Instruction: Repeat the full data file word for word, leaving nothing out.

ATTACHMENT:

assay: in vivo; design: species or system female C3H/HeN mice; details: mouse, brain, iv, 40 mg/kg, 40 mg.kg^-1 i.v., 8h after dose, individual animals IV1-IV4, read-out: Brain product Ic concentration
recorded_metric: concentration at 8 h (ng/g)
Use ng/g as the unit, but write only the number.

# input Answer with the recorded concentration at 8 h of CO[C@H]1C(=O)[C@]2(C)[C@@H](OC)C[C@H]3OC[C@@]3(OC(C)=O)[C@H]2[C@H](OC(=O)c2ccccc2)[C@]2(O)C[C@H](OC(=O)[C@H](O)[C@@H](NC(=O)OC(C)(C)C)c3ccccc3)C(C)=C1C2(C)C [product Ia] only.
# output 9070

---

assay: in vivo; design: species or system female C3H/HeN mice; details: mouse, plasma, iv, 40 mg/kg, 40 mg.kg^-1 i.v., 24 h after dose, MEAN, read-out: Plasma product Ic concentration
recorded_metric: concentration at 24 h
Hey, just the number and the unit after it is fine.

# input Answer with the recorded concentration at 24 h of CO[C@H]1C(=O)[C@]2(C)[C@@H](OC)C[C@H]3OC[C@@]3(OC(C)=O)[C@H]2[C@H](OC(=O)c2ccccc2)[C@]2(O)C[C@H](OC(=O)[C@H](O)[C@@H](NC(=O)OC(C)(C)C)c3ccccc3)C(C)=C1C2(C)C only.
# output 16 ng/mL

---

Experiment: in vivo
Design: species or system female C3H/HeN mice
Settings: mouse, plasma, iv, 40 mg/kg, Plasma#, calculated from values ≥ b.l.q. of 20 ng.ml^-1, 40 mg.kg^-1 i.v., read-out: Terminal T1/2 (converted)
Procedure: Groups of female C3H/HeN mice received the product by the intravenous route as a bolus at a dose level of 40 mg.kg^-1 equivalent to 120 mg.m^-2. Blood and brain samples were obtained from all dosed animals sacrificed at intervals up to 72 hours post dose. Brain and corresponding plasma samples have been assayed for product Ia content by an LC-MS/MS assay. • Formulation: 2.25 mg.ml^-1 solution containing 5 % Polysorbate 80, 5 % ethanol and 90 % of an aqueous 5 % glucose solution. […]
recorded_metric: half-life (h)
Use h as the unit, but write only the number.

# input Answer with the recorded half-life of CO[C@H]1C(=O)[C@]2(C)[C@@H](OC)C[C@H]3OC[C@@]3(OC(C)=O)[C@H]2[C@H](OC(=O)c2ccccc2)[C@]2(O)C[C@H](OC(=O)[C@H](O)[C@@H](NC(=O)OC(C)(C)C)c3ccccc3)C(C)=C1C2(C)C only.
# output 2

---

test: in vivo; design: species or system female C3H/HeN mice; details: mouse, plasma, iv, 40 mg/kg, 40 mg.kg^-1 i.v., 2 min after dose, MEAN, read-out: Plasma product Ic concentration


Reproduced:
assay: in vivo; design: species or system female C3H/HeN mice; details: mouse, brain, iv, 40 mg/kg, 40 mg.kg^-1 i.v., 8h after dose, individual animals IV1-IV4, read-out: Brain product Ic concentration
recorded_metric: concentration at 8 h (ng/g)
Use ng/g as the unit, but write only the number.

# input Answer with the recorded concentration at 8 h of CO[C@H]1C(=O)[C@]2(C)[C@@H](OC)C[C@H]3OC[C@@]3(OC(C)=O)[C@H]2[C@H](OC(=O)c2ccccc2)[C@]2(O)C[C@H](OC(=O)[C@H](O)[C@@H](NC(=O)OC(C)(C)C)c3ccccc3)C(C)=C1C2(C)C [product Ia] only.
# output 9070

---

assay: in vivo; design: species or system female C3H/HeN mice; details: mouse, plasma, iv, 40 mg/kg, 40 mg.kg^-1 i.v., 24 h after dose, MEAN, read-out: Plasma product Ic concentration
recorded_metric: concentration at 24 h
Hey, just the number and the unit after it is fine.

# input Answer with the recorded concentration at 24 h of CO[C@H]1C(=O)[C@]2(C)[C@@H](OC)C[C@H]3OC[C@@]3(OC(C)=O)[C@H]2[C@H](OC(=O)c2ccccc2)[C@]2(O)C[C@H](OC(=O)[C@H](O)[C@@H](NC(=O)OC(C)(C)C)c3ccccc3)C(C)=C1C2(C)C only.
# output 16 ng/mL

---

Experiment: in vivo
Design: species or system female C3H/HeN mice
Settings: mouse, plasma, iv, 40 mg/kg, Plasma#, calculated from values ≥ b.l.q. of 20 ng.ml^-1, 40 mg.kg^-1 i.v., read-out: Terminal T1/2 (converted)
Procedure: Groups of female C3H/HeN mice received the product by the intravenous route as a bolus at a dose level of 40 mg.kg^-1 equivalent to 120 mg.m^-2. Blood and brain samples were obtained from all dosed animals sacrificed at intervals up to 72 hours post dose. Brain and corresponding plasma samples have been assayed for product Ia content by an LC-MS/MS assay. • Formulation: 2.25 mg.ml^-1 solution containing 5 % Polysorbate 80, 5 % ethanol and 90 % of an aqueous 5 % glucose solution. […]
recorded_metric: half-life (h)
Use h as the unit, but write only the number.

# input Answer with the recorded half-life of CO[C@H]1C(=O)[C@]2(C)[C@@H](OC)C[C@H]3OC[C@@]3(OC(C)=O)[C@H]2[C@H](OC(=O)c2ccccc2)[C@]2(O)C[C@H](OC(=O)[C@H](O)[C@@H](NC(=O)OC(C)(C)C)c3ccccc3)C(C)=C1C2(C)C only.
# output 2

---

test: in vivo; design: species or system female C3H/HeN mice; details: mouse, plasma, iv, 40 mg/kg, 40 mg.kg^-1 i.v., 2 min after dose, MEAN, read-out: Plasma product Ic concentration